Bouncing around the stage, the accused stepped on the feet of the abbots and spewed saliva towards the clergymen. They managed to restrain the person.
“Let go of me this instant! What the hell am I here for?! You dragged me out of my home, put me in handcuffs, and charged me with a crime that I did not even commit! This is madness, injustice, and cruelty! I demand an explanation!”
The Lama chortled, he leered at the individual. “Injustice? Clearly you were the one that helped the enemies didn’t you? Of course you would do: you are willing to conspire against us and to kill us all. Your misfortunes led you to this point.”
“Conspire against you guys? That’d be the last thing I’d do! Do not accuse me of such falsehood!”
“The Lama does not tell lies. All that comes from my words are truth, and the gods always know that I am speaking the truth. If I were to lie, then I wouldn’t be here in the first place.”
“S-shut up!” Seething in anger, the accused headbutted one of the clergymen. The fellow men saved their kind from falling, and they began to badger the criminal for being reckless. Not more than a second in the spotlight, the villagers jeered and threatened to fight against the accused. Blood they desired, clobbering and crushing criminals might be the norm.
The moment they saw this happening, Neha and Sachen welled in tears. The two couldn’t believe their eyes. Why was this person here, out of everybody? Innocent or guilty, what led the Lama to bring this?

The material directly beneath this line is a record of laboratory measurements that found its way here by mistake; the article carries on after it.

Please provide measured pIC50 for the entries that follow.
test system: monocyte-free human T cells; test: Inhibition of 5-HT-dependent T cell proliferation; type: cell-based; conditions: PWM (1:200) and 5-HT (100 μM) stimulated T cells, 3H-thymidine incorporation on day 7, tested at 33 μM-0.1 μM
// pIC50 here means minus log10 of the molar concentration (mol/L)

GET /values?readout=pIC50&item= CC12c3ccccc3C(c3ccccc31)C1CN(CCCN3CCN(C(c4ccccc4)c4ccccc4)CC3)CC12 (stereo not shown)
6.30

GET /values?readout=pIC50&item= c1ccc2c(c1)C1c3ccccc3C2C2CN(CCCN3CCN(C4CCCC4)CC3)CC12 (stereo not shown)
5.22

The girls stuttered, they turned blue, for they had nothing to say.
With his trademark smile, Yebuka turned forth to the criminal and cackled. The latter glared at him, about to throw her fists towards his face.
“Let us commence everything that we know in regards to this malicious, black-hearted person,” Yebuka said. “No worries, no accusations from us shall go to waste, for this offender had done enough damage to warrant the people’s rage into a full-blown frenzy. You have hurt everybody here.”
The Lama whistled and flicked his sleeves. Countless eyes watching the stage, the people could not afford to miss the whole indictment. By gluing their bottoms onto their seats, there was no purpose in leaving now. All their anticipation and dread were going to pay off, and indeed, they were willing to put the accused to justice and punishment.
Seconds fleeted, the Lama turned red. He tilted his head.
“Isn’t that right… Usheniko Ganshipe?”